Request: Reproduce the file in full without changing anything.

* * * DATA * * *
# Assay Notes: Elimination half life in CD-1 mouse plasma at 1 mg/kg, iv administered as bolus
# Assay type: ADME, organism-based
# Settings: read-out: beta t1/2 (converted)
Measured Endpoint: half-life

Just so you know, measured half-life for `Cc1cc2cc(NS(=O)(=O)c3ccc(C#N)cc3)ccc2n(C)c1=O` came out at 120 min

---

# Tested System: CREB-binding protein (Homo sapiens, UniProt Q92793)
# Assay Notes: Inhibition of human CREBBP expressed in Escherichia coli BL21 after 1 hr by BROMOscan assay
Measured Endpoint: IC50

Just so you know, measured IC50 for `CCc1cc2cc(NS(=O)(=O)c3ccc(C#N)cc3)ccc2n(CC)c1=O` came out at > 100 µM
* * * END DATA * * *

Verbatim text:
# Assay Notes: Elimination half life in CD-1 mouse plasma at 1 mg/kg, iv administered as bolus
# Assay type: ADME, organism-based
# Settings: read-out: beta t1/2 (converted)
Measured Endpoint: half-life

Just so you know, measured half-life for `Cc1cc2cc(NS(=O)(=O)c3ccc(C#N)cc3)ccc2n(C)c1=O` came out at 120 min

---

# Tested System: CREB-binding protein (Homo sapiens, UniProt Q92793)
# Assay Notes: Inhibition of human CREBBP expressed in Escherichia coli BL21 after 1 hr by BROMOscan assay
Measured Endpoint: IC50

Just so you know, measured IC50 for `CCc1cc2cc(NS(=O)(=O)c3ccc(C#N)cc3)ccc2n(CC)c1=O` came out at > 100 µM